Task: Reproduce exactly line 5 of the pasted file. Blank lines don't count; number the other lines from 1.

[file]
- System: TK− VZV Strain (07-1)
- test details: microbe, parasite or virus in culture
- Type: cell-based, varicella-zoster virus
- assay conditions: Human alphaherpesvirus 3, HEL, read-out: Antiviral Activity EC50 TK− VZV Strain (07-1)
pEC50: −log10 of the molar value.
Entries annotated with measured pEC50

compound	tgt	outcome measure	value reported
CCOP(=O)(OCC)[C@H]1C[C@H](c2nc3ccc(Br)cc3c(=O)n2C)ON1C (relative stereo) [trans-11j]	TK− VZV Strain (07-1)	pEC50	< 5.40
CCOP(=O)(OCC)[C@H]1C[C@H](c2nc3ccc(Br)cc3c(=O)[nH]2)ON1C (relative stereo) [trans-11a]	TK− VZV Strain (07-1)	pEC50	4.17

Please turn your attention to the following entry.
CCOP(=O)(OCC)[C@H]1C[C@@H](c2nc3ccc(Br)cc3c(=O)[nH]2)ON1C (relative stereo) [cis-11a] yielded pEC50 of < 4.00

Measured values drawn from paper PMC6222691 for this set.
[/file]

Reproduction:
pEC50: −log10 of the molar value.